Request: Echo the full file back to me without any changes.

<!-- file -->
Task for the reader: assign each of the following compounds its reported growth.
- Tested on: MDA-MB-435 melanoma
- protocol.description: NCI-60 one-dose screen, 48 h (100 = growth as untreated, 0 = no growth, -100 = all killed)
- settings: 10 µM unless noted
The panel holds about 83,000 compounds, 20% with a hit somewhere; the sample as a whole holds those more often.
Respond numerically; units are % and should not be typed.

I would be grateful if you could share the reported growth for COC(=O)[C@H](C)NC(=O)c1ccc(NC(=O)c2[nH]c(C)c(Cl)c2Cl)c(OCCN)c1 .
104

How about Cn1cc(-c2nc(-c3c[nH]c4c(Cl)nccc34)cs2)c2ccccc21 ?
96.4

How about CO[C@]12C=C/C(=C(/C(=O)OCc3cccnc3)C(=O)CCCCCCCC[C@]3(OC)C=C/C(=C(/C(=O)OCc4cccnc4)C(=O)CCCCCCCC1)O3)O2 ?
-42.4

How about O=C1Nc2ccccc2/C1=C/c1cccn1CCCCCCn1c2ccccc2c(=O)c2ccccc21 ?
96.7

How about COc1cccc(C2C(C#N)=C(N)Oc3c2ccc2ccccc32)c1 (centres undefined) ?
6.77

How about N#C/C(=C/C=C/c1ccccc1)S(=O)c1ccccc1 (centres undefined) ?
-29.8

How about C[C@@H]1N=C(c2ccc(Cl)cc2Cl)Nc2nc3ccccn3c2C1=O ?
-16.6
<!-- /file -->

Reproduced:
Task for the reader: assign each of the following compounds its reported growth.
- Tested on: MDA-MB-435 melanoma
- protocol.description: NCI-60 one-dose screen, 48 h (100 = growth as untreated, 0 = no growth, -100 = all killed)
- settings: 10 µM unless noted
The panel holds about 83,000 compounds, 20% with a hit somewhere; the sample as a whole holds those more often.
Respond numerically; units are % and should not be typed.

I would be grateful if you could share the reported growth for COC(=O)[C@H](C)NC(=O)c1ccc(NC(=O)c2[nH]c(C)c(Cl)c2Cl)c(OCCN)c1 .
104

How about Cn1cc(-c2nc(-c3c[nH]c4c(Cl)nccc34)cs2)c2ccccc21 ?
96.4

How about CO[C@]12C=C/C(=C(/C(=O)OCc3cccnc3)C(=O)CCCCCCCC[C@]3(OC)C=C/C(=C(/C(=O)OCc4cccnc4)C(=O)CCCCCCCC1)O3)O2 ?
-42.4

How about O=C1Nc2ccccc2/C1=C/c1cccn1CCCCCCn1c2ccccc2c(=O)c2ccccc21 ?
96.7

How about COc1cccc(C2C(C#N)=C(N)Oc3c2ccc2ccccc32)c1 (centres undefined) ?
6.77

How about N#C/C(=C/C=C/c1ccccc1)S(=O)c1ccccc1 (centres undefined) ?
-29.8

How about C[C@@H]1N=C(c2ccc(Cl)cc2Cl)Nc2nc3ccccn3c2C1=O ?
-16.6